Casey observes the transit of Venus under exceptional conditions this week, details office renovations, takes us on a trip to Browning Hut complete with incredible pics and provides an interview with Dan Vermazen, top bloke.

The stars, baby, the stars

We were very lucky at Casey this week. Recently there has been a great deal of hype about the transit of Venus across the sun, an event that occurs (in theory) once every 105 and 121 years. In reality, since the phenomenon was first identified, only six transits have been observed: 1639, 1761, 1769, 1874, 1882 and 2004. A transit refers to the planet (in this case Venus but it also happens for Mercury) moving in between the Earth and the sun so that the planet is observed as a shadow on the face of the sun. Transits are very important to astronomers and have greatly increased our understanding of the solar system, in particular the distance between the earth and the sun. The primary purpose of Captain Cook’s voyage of discovery (1769–1771) during which he landed in Australia was to observe the transit of Venus from Tahiti.

The seventh transit of Venus to be observed occurred yesterday, 6 June 2012. The next one will be in the year 2117. So like many people around Australia and the world, we at Casey were keen to get a look at it. Because we are approaching midwinter in Antarctica, most of the continent is now in perpetual darkness. The sun simply doesn’t rise at this time of year. At Casey we are the east Antarctic station furthest from the pole so even on midwinter day we still have a couple of hours of sun very, very low in the sky. This meant that we alone were able to observe the transit, if the weather was kind to us for the 90 minutes where both the sun was in the sky and Venus was in front of it from our perspective.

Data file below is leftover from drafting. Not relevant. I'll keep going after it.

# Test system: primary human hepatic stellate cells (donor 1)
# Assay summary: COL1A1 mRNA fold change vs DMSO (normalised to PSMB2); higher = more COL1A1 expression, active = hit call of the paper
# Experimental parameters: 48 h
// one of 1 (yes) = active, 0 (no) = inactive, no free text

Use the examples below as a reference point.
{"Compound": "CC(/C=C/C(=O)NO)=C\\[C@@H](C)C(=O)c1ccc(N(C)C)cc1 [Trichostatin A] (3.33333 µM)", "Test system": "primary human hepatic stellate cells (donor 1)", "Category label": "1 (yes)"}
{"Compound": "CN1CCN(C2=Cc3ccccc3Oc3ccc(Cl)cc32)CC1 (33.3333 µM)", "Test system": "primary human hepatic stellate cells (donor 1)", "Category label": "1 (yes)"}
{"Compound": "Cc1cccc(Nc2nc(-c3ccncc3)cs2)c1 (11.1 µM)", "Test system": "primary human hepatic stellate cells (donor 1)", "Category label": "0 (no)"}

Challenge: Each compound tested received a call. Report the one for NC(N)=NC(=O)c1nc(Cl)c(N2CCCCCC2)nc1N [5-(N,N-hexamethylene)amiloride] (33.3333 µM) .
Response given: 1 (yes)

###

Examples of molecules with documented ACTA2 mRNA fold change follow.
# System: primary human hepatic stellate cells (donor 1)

Fortunately for us, the day was perfect. As we walked to work from the Red Shed in the morning, the full moon was clear in the sky and an aurora was visible to the south.  Slowly the sun rose, almost due north of us and with the sky remaining clear, Venus was visible as it made its way across the face of the sun.

To be alive at the time of such an event is very lucky.  To be in the only place in Antarctica where it could be observed was amazing.  But to actually have the weather cooperate as well was very special indeed.

Painting the workshop

Part of the building maintenance program for the winter has been to smarten up the trades office down in the workshop. After a couple of false starts Dan Vermazen, our winter carpenter (with some help from his friends) set to the job in earnest during the week. Whilst the renovations were going on, a temporary office space was cleared in the workshop area itself. As well as tidying up all the surfaces and painting, Dan put in new book shelving and replaced the floor covering. The office is now back in use and looking great, though the baby blue colour of the walls has prompted a few to suggest that maybe a couple of mobiles hanging from the roof and some Wiggles murals on the wall may be just what is needed to finish it off.

A trip to Browning

With Winter well and truly upon us, myself (dieso Cam) and Dan (chippy) thought we would take our first adventure to Browning Hut.

With the limited sunlight we are getting at the moment and no experience with the Browning track, we took a well deserved early mark on the Friday and took off in a Hagg with two quads on a trailer and a few new drums of fuel for the Hut.

After four hours of Dan’s driving (two and a half for anyone else) we made it to a very chilly Browning hut in the dark and got the gas and electric heaters going to warm the almost −25 degree hut up a bit.

A few hard earned drinks were quickly consumed on arrival to help warm us up a bit too.

Not too long after settling in (and warming up) an amazing Aurora decided to light up the clear cold sky and provided us with some great photo opportunities.